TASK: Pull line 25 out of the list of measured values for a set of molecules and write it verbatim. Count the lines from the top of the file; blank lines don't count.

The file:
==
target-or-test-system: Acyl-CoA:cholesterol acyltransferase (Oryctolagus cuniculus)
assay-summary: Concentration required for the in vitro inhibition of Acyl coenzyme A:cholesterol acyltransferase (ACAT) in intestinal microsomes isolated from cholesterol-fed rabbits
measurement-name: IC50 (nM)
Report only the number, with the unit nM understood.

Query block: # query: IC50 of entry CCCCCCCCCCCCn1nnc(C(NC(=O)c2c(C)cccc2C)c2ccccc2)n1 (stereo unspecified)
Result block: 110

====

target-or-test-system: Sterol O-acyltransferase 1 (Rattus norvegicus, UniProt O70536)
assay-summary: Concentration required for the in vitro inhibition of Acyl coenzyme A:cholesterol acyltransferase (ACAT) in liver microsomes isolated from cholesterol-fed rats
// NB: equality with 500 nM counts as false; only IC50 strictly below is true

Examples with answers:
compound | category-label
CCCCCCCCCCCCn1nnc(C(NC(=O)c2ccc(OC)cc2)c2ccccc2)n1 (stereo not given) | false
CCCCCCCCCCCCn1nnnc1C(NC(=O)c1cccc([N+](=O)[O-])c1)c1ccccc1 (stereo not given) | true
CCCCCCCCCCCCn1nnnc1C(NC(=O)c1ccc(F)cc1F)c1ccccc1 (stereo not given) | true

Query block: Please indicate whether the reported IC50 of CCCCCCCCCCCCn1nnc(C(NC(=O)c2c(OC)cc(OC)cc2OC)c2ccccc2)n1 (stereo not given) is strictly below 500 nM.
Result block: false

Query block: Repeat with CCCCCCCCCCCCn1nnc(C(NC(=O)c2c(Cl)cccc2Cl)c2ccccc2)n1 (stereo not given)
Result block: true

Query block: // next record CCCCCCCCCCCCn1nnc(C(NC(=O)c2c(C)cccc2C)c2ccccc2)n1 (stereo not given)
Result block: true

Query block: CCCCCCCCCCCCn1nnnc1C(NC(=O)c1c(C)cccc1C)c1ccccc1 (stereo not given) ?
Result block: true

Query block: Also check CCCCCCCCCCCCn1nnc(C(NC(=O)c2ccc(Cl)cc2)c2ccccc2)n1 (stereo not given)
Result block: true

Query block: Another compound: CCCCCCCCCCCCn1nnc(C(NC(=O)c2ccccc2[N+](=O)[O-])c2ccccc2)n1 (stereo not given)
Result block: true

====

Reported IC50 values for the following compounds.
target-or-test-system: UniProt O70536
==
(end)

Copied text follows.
Result block: true